Should you bring your laptop to meetings? I don’t. But there are some good reasons why you might.
Reason 1 - Note Taking:
My work is organized on Evernote. Notebooks for all the big projects and initiatives that I work on. Notes within notebooks that capture action items and key information.
If I’m trying to work through a project I refer to my notes in Evernote. Taking notes in Evernote during a meeting ensures that I’m capturing the important information. I can then go back and re-organize my notes so that my next steps and deliverables are clear.
Reconstructing meeting notes, either from hand-written notes or from memory, is time intensive and error prone. I’m not nearly smart enough to keep everything that I’m doing in my head. I need notes to help me figure things out.
Reason 2 - Collaboration:
Meetings are for work. Information sharing should not be the main focus of a meeting.
The work that is done at a meeting often results in some sort of document. That document might be a presentation. Or it may be a text document that will be used for communications, planning, or programming. Sometimes that document is a spreadsheet.
If you have your laptop at meetings you can often push this work forward. Everyone in the meeting can get on a collaborative platform - such as Google Docs - and get the work done. It is impossible to collaborate unless you have your laptop.
Reason 3 - Critical E-Mail Responses:
Let’s face it. We are all in too many meetings. And during the day there are some e-mails that need to be dealt with. If we don’t sometimes deal with e-mails during meetings we would never be able to stop working. Our work days would stretch long into our nights.
Nobody wants to answer e-mails during a meeting. But sometimes it is necessary to deal with critical e-mails. If the laptop gets left back in the office then those critical e-mails will wait.
Are these 3 reasons good enough to bring a laptop? I’ve decided for myself that the answer is no.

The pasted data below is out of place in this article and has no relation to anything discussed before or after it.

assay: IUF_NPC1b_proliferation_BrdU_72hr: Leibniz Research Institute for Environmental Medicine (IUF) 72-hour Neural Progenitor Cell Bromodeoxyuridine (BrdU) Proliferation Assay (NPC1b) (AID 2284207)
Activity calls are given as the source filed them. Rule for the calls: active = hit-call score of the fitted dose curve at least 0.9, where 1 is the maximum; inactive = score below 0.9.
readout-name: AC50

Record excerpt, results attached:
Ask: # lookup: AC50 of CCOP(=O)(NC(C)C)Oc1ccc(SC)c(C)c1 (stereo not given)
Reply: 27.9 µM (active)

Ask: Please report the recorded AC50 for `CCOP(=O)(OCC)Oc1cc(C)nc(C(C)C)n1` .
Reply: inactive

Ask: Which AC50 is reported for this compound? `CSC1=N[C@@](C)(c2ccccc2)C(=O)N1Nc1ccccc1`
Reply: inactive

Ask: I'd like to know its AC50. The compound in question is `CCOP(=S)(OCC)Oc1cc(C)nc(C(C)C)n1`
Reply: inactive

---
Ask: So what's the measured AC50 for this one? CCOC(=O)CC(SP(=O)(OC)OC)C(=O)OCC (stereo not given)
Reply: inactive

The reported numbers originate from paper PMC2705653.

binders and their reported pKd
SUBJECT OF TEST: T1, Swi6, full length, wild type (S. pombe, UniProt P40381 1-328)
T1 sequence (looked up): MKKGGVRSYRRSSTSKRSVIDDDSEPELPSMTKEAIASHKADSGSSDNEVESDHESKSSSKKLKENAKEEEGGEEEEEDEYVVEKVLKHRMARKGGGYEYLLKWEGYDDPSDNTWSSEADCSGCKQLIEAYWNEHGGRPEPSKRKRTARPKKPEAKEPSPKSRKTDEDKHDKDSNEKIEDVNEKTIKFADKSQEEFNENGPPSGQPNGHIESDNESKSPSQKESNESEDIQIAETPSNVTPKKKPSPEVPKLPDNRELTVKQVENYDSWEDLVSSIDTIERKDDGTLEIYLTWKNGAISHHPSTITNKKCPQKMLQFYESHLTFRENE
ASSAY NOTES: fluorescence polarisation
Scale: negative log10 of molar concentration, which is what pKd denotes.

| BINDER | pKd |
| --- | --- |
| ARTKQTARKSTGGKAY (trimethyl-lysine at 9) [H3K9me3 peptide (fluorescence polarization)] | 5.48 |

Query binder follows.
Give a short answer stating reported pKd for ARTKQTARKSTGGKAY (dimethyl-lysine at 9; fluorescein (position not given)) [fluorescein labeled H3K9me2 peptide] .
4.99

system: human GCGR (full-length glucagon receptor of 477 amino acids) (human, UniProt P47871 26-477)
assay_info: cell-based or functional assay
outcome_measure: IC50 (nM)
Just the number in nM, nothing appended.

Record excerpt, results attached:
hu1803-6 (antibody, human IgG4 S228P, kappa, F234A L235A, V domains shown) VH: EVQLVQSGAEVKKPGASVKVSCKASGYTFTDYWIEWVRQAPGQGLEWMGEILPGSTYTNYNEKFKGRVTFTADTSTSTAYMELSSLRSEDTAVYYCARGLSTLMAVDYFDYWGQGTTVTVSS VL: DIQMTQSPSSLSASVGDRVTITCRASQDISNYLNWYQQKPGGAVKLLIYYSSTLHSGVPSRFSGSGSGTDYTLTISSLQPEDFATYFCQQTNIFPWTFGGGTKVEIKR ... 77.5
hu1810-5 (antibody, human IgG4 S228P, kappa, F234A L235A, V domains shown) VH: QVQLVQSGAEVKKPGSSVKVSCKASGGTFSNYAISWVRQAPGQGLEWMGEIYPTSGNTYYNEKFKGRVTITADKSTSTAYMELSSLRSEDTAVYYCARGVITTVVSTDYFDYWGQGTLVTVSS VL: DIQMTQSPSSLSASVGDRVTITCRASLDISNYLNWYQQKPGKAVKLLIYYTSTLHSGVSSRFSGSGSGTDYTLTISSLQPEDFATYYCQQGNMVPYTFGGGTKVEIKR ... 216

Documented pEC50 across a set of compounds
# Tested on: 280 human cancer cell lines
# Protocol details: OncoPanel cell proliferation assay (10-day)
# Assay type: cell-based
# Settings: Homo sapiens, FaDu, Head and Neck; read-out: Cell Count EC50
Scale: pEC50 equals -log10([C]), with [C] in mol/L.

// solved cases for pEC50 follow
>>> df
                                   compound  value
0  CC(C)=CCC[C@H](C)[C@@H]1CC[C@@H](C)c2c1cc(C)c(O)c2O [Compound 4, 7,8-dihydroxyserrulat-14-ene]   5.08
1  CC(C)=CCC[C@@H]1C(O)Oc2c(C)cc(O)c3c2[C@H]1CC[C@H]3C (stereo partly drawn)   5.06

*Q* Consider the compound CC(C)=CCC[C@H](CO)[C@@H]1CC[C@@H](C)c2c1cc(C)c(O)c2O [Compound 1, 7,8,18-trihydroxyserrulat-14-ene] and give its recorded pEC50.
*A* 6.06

Nowadays, my big goal at every meeting I attend is to listen.
Listening sounds simple. But it’s not. Really listening is actually really difficult. Or at least really difficult for me.
Listening takes all my energy. All my concentration.
If I am doing anything else on my laptop during a meeting then - at least for me - I’m not fully listening.
Going to meetings with a big goal of listening does not sound like a very productive strategy. Or maybe even a realistic strategy.
There is real work to get done, and we need our laptops to do that work. And maybe there is a good balance to be had. One where we can be focused and engaged listeners, and also benefit from the productivity possibilities of our laptops.
This, by the way, is not an argument for no laptops in classrooms. I believe that laptops can be an effective tool for teaching - but only when they are used purposefully and with care.
Perhaps we should be thinking about laptops in meetings with the same skepticism that we think about laptops in the classroom.
Perhaps laptops in meetings should not be the default, but only brought out when the use of the laptop is part of the work being done at the meeting.
What is your meeting laptop strategy?
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